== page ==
Jul 22, 2019
The Monday Knee Jerk Reaction: AFL Round Eighteen
Footy is a passion, not some cold hearted, spread sheet dominated rational exercise.
On a Monday, you want irrational reaction. You want emotion to trump reason.
What you really want is idiotic hysteria.
You’ve come to the right place.
Adelaide (75) v Essendon (96)
It hasn’t exactly been a vintage year for South Australian football. Last week Port showed they could get thumped at home and not to be out done, the Crows engineered a loss to an undermanned Bombers outfit.
The signs were all there early, as Essendon showed a higher work rate, but the scoreboard didn’t reflect it.
It even looked like the Crows would run away with it, but John Worsfold did some coaching stuff, moving some players around, as Don Pyke looked on helpless, like ‘what is this sorcery?’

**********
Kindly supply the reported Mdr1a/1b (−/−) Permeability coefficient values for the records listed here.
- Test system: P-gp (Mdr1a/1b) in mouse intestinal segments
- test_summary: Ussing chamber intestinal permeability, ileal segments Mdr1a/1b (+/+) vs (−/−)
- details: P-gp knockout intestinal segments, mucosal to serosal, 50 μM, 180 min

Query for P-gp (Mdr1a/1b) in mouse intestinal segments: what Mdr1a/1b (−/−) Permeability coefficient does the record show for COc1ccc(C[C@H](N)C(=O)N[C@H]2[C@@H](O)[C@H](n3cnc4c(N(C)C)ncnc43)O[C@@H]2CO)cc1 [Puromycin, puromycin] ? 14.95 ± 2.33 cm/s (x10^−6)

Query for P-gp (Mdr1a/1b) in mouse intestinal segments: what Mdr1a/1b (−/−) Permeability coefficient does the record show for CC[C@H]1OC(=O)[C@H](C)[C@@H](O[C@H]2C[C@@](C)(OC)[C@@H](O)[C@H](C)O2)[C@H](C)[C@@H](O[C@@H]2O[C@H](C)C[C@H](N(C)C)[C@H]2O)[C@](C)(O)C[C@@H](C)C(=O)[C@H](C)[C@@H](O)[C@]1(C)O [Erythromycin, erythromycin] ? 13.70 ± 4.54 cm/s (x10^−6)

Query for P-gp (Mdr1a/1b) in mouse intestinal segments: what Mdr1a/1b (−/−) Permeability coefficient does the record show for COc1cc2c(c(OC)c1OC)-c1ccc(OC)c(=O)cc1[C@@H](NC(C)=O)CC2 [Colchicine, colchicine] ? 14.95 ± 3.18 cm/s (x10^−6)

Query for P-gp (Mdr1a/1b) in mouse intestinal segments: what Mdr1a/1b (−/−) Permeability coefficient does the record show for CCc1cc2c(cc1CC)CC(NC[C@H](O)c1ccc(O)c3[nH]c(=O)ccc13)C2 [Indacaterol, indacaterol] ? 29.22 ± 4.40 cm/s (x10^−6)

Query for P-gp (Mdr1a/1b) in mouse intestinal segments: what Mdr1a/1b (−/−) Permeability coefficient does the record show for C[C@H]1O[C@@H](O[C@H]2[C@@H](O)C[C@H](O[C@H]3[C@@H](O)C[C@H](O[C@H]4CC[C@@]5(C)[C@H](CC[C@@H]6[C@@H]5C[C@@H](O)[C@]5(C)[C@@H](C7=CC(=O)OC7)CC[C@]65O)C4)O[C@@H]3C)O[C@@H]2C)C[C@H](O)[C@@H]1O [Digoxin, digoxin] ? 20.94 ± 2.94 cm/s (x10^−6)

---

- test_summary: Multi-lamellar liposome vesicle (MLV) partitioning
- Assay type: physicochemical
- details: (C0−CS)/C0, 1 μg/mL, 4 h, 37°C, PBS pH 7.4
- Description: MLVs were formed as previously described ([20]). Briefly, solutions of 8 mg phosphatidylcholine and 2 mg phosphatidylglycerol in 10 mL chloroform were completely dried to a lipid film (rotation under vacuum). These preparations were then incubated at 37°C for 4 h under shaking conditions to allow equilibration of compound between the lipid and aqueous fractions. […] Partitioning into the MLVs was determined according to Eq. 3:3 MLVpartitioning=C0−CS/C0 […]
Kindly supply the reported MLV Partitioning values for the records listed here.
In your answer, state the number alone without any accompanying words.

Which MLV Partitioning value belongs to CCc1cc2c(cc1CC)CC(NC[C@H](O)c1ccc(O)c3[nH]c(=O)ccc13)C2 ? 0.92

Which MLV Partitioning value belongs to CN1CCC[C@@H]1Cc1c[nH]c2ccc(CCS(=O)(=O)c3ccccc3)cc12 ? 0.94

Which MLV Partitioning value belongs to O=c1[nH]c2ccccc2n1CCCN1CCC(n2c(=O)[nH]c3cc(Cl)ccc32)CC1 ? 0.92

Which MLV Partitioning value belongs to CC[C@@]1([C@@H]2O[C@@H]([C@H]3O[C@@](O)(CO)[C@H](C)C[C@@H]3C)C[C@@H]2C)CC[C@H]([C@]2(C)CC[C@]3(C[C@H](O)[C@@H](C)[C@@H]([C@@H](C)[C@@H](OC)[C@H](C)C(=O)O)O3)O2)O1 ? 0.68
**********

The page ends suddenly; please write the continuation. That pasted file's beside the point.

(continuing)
The second half saw Adelaide’s scoring become slower than The Phantom Menace, and before you knew it, there was a low murmur around the ground as Crows fans began to realise they were watching another of their nightmares come to life.
Essendon could smell blood and threw everything at the Crows in the last quarter, which was mean because Crows players tend to drop anything travelling in their direction.
As the game ended, you could hear Mark Ricciuto on the phone to Alastair Clarkson asking how locked in he is at Hawthorn.
Richmond (101) v Port Adelaide (63)
Richmond fans will be thanking Port Adelaide this week for allowing Tom Lynch and Jack Riewoldt to work out their forward combination in simulated match conditions.
Port allowed both to get in some practice both up the field and in the goal square, and it looks like the Tigers are as good a chance for the Premiership as anyone else at the moment.